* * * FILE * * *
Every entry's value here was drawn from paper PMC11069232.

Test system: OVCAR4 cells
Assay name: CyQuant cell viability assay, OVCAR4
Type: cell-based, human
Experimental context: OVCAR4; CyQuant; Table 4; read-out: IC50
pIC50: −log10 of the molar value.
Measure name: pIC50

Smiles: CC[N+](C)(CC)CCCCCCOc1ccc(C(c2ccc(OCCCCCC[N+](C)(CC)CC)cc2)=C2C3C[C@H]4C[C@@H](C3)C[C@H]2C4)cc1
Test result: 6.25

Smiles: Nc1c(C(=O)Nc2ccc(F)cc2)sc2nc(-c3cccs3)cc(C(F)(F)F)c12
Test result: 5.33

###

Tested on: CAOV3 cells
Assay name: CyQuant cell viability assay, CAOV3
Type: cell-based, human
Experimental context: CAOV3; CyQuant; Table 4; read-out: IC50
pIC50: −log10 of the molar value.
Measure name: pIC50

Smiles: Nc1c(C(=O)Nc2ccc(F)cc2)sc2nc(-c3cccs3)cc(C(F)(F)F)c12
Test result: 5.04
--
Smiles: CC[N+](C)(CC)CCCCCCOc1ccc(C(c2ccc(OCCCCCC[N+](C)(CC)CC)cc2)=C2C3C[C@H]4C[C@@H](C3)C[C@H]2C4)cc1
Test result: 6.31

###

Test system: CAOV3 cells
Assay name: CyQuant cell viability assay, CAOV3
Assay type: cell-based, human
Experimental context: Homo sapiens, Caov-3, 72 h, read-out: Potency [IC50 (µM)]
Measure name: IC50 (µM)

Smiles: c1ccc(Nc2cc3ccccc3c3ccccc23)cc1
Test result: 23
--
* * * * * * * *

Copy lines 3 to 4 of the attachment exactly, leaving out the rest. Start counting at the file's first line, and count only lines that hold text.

Assay name: CyQuant cell viability assay, OVCAR4
Type: cell-based, human